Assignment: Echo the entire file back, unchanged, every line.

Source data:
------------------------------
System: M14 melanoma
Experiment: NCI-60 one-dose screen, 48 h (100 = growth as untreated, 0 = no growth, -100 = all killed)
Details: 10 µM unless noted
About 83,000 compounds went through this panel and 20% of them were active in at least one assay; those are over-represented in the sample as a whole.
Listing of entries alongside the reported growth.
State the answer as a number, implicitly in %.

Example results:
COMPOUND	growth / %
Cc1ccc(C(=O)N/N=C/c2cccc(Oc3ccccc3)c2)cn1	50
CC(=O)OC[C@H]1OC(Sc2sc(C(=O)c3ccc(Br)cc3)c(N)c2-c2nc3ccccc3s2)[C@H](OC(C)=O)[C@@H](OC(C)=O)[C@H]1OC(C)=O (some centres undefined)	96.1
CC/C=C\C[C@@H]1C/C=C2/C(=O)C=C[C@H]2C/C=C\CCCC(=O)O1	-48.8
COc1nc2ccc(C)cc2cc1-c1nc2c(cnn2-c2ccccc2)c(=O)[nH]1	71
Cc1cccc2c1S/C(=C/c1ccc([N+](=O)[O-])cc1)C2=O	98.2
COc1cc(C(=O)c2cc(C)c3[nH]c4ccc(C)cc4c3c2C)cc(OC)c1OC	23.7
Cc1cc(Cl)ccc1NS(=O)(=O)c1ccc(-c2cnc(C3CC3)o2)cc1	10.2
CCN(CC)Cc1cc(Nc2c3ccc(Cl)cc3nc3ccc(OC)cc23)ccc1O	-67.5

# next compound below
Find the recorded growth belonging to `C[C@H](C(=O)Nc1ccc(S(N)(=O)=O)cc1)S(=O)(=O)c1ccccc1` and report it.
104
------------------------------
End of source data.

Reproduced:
System: M14 melanoma
Experiment: NCI-60 one-dose screen, 48 h (100 = growth as untreated, 0 = no growth, -100 = all killed)
Details: 10 µM unless noted
About 83,000 compounds went through this panel and 20% of them were active in at least one assay; those are over-represented in the sample as a whole.
Listing of entries alongside the reported growth.
State the answer as a number, implicitly in %.

Example results:
COMPOUND	growth / %
Cc1ccc(C(=O)N/N=C/c2cccc(Oc3ccccc3)c2)cn1	50
CC(=O)OC[C@H]1OC(Sc2sc(C(=O)c3ccc(Br)cc3)c(N)c2-c2nc3ccccc3s2)[C@H](OC(C)=O)[C@@H](OC(C)=O)[C@H]1OC(C)=O (some centres undefined)	96.1
CC/C=C\C[C@@H]1C/C=C2/C(=O)C=C[C@H]2C/C=C\CCCC(=O)O1	-48.8
COc1nc2ccc(C)cc2cc1-c1nc2c(cnn2-c2ccccc2)c(=O)[nH]1	71
Cc1cccc2c1S/C(=C/c1ccc([N+](=O)[O-])cc1)C2=O	98.2
COc1cc(C(=O)c2cc(C)c3[nH]c4ccc(C)cc4c3c2C)cc(OC)c1OC	23.7
Cc1cc(Cl)ccc1NS(=O)(=O)c1ccc(-c2cnc(C3CC3)o2)cc1	10.2
CCN(CC)Cc1cc(Nc2c3ccc(Cl)cc3nc3ccc(OC)cc23)ccc1O	-67.5

# next compound below
Find the recorded growth belonging to `C[C@H](C(=O)Nc1ccc(S(N)(=O)=O)cc1)S(=O)(=O)c1ccccc1` and report it.
104